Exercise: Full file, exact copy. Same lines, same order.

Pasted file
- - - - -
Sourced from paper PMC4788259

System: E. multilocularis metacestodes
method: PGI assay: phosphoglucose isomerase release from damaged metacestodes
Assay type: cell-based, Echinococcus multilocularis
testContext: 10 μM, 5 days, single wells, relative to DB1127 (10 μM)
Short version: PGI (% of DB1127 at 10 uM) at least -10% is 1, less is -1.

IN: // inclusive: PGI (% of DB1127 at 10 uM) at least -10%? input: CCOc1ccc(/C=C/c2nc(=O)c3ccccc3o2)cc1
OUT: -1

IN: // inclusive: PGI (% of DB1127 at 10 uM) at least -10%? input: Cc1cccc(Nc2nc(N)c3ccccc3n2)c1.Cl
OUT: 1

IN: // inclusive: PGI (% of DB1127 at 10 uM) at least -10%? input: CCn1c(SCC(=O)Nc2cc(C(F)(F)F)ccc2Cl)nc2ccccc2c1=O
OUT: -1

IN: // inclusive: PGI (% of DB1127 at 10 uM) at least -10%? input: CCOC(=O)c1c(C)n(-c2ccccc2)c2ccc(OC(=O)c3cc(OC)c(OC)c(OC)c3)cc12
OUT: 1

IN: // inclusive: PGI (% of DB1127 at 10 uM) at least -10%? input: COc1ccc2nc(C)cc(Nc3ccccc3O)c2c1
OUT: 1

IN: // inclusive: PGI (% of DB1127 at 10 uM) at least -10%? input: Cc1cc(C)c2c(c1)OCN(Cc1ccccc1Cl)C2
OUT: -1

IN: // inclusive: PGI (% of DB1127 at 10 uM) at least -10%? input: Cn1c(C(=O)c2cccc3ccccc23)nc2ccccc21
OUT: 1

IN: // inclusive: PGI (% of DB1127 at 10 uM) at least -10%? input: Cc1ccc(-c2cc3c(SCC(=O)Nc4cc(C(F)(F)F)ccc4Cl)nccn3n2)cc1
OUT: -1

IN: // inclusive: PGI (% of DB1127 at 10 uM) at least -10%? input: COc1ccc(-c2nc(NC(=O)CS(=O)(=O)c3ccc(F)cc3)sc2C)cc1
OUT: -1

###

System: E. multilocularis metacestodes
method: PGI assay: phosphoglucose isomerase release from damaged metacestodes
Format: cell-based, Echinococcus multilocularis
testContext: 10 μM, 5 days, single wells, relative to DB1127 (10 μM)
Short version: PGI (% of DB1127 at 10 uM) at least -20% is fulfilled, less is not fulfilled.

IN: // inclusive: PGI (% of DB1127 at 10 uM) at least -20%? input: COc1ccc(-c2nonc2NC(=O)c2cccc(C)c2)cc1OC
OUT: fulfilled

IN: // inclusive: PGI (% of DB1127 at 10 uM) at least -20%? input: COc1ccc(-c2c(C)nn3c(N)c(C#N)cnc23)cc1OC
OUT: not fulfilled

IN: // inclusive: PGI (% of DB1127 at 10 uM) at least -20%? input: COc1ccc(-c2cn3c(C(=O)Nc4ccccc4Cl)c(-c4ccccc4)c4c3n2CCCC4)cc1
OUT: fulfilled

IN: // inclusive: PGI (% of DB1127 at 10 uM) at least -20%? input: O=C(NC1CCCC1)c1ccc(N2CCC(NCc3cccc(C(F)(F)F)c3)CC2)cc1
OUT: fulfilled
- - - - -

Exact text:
Sourced from paper PMC4788259

System: E. multilocularis metacestodes
method: PGI assay: phosphoglucose isomerase release from damaged metacestodes
Assay type: cell-based, Echinococcus multilocularis
testContext: 10 μM, 5 days, single wells, relative to DB1127 (10 μM)
Short version: PGI (% of DB1127 at 10 uM) at least -10% is 1, less is -1.

IN: // inclusive: PGI (% of DB1127 at 10 uM) at least -10%? input: CCOc1ccc(/C=C/c2nc(=O)c3ccccc3o2)cc1
OUT: -1

IN: // inclusive: PGI (% of DB1127 at 10 uM) at least -10%? input: Cc1cccc(Nc2nc(N)c3ccccc3n2)c1.Cl
OUT: 1

IN: // inclusive: PGI (% of DB1127 at 10 uM) at least -10%? input: CCn1c(SCC(=O)Nc2cc(C(F)(F)F)ccc2Cl)nc2ccccc2c1=O
OUT: -1

IN: // inclusive: PGI (% of DB1127 at 10 uM) at least -10%? input: CCOC(=O)c1c(C)n(-c2ccccc2)c2ccc(OC(=O)c3cc(OC)c(OC)c(OC)c3)cc12
OUT: 1

IN: // inclusive: PGI (% of DB1127 at 10 uM) at least -10%? input: COc1ccc2nc(C)cc(Nc3ccccc3O)c2c1
OUT: 1

IN: // inclusive: PGI (% of DB1127 at 10 uM) at least -10%? input: Cc1cc(C)c2c(c1)OCN(Cc1ccccc1Cl)C2
OUT: -1

IN: // inclusive: PGI (% of DB1127 at 10 uM) at least -10%? input: Cn1c(C(=O)c2cccc3ccccc23)nc2ccccc21
OUT: 1

IN: // inclusive: PGI (% of DB1127 at 10 uM) at least -10%? input: Cc1ccc(-c2cc3c(SCC(=O)Nc4cc(C(F)(F)F)ccc4Cl)nccn3n2)cc1
OUT: -1

IN: // inclusive: PGI (% of DB1127 at 10 uM) at least -10%? input: COc1ccc(-c2nc(NC(=O)CS(=O)(=O)c3ccc(F)cc3)sc2C)cc1
OUT: -1

###

System: E. multilocularis metacestodes
method: PGI assay: phosphoglucose isomerase release from damaged metacestodes
Format: cell-based, Echinococcus multilocularis
testContext: 10 μM, 5 days, single wells, relative to DB1127 (10 μM)
Short version: PGI (% of DB1127 at 10 uM) at least -20% is fulfilled, less is not fulfilled.

IN: // inclusive: PGI (% of DB1127 at 10 uM) at least -20%? input: COc1ccc(-c2nonc2NC(=O)c2cccc(C)c2)cc1OC
OUT: fulfilled

IN: // inclusive: PGI (% of DB1127 at 10 uM) at least -20%? input: COc1ccc(-c2c(C)nn3c(N)c(C#N)cnc23)cc1OC
OUT: not fulfilled

IN: // inclusive: PGI (% of DB1127 at 10 uM) at least -20%? input: COc1ccc(-c2cn3c(C(=O)Nc4ccccc4Cl)c(-c4ccccc4)c4c3n2CCCC4)cc1
OUT: fulfilled

IN: // inclusive: PGI (% of DB1127 at 10 uM) at least -20%? input: O=C(NC1CCCC1)c1ccc(N2CCC(NCc3cccc(C(F)(F)F)c3)CC2)cc1
OUT: fulfilled